It has been estimated that 20-40 per cent of epilepsy patients become resistant to available antiepileptic drugs (AEDs) over time, leading to a lack of seizure control. The underlying causes of this resistance are complex and multifactorial. Dr Rizwan and her team’s long-term goal is to develop a new non-invasive treatment strategy for delivering AEDs to suppress drug-resistant seizures. They aim to achieve this by packaging AEDs inside very small drug carriers administered via the nose. The nasal cavity is a site for direct absorption of drugs into the brain; however it is important that the compound stays in the cavity long enough for effective delivery. In this proof-of-principle study, they will test, in a model, if their tailor-made, adhesive drug carrier system can deliver sufficient AED to the brain to stop seizures. Proof of efficacy in this model will be the first step towards testing this technology in drug-resistant models of epilepsy and progress re-clinical development.
Dr Rizwan will collaborate on this project with Associate Professor Nigel Jones from the Royal Melbourne Hospital. Dr Jones is a specialist in epilepsy modelling.
Associate Professor Neil Waddell (Department of Oral Rehabilitation)
Development of a skin/skull/brain model to measure impact forces to the head and brain-injury mechanisms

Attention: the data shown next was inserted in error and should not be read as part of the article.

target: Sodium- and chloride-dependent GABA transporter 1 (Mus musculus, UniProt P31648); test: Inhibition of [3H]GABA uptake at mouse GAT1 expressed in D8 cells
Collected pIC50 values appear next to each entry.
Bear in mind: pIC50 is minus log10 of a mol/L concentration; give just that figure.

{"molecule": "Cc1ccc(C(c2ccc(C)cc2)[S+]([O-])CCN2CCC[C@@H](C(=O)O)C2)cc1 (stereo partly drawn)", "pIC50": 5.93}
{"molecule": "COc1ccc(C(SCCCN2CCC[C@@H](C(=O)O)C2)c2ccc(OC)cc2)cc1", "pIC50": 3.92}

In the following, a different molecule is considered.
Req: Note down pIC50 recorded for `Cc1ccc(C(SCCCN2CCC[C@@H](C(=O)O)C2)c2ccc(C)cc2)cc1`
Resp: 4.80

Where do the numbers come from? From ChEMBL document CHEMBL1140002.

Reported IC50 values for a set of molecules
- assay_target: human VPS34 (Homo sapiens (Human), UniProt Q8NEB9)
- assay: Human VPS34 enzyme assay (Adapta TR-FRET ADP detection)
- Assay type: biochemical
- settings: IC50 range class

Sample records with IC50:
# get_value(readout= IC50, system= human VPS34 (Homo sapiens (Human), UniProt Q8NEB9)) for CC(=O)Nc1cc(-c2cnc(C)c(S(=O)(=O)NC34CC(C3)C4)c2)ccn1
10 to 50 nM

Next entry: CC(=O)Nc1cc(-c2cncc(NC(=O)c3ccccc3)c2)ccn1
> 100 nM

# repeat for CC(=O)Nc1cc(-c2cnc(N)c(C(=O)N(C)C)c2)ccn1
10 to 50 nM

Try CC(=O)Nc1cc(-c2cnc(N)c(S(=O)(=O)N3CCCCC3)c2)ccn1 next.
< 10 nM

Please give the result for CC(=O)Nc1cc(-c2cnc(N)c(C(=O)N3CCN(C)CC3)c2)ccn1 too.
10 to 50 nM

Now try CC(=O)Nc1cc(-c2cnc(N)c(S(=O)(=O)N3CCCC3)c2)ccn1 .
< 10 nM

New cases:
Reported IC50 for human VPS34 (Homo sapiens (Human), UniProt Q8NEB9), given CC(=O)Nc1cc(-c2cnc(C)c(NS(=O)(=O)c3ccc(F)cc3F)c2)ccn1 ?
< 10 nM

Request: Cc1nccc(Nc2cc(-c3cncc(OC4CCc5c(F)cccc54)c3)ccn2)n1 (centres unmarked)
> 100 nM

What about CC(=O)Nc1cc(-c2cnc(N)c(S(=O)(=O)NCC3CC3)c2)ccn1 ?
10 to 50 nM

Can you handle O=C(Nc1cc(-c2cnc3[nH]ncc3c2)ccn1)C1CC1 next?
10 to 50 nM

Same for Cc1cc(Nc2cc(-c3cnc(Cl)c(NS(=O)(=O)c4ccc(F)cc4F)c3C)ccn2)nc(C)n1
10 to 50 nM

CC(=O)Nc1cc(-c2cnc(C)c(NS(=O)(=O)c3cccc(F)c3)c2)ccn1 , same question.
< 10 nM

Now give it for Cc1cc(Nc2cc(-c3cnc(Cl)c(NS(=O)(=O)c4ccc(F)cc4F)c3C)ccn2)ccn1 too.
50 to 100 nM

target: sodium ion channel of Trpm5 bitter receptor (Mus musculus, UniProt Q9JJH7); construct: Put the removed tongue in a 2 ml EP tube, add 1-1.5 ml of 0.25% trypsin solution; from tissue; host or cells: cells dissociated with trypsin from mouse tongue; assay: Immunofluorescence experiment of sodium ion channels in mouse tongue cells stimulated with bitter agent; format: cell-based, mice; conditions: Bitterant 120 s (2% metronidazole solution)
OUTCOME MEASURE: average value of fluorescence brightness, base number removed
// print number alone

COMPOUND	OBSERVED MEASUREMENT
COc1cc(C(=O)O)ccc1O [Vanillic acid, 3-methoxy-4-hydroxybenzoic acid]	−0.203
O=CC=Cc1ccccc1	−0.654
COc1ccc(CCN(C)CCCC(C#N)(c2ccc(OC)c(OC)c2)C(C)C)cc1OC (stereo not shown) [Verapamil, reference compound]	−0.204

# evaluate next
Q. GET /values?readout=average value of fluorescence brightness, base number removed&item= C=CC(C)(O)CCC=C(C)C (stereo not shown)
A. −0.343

In professional contact sports and martial arts, there are increasing reports linking mild traumatic brain injuries (concussion and subconcussion) to early onset dementia and chronic traumatic encephalopathy. Subconcussive brain injury is defined as cranial impact that does not show obvious symptoms and is therefore not diagnosed as a clinical concussion. Associate Professor Neil Waddell and colleagues including Professor Darryl Tong (whose research interests include maxillofacial research, trauma and reconstruction as well as subconcussion in sports) wish to study subconcussive brain injury because it is very difficult to diagnose clinically as no minimum threshold has yet been established. When the human head is subjected to impact, kinetic energy is transmitted to the brain. The literature describing various animal head models cannot be realistically compared to the human head, yet obtaining in vivo data from cranial impact in humans is unethical. Instead, an accurate biomechanical model of the human head would be preferable for impact testing. The aim of this research is to develop a skin/skull/brain model to measure impact forces to the head and brain, (by subjecting the prototype to impact testing with a bamboo sword in the martial art of kendo, where head strikes are routine) to help in the understanding of the biomechanics of brain injury in concussion and subconcussion. A range of impact forces will be used to calculate the degradation of energy transfer through the skin/skull/brain system. The knowledge from this study will also be translational to fall injuries, the design of industrial personal protective equipment, and the detection of physical abuse.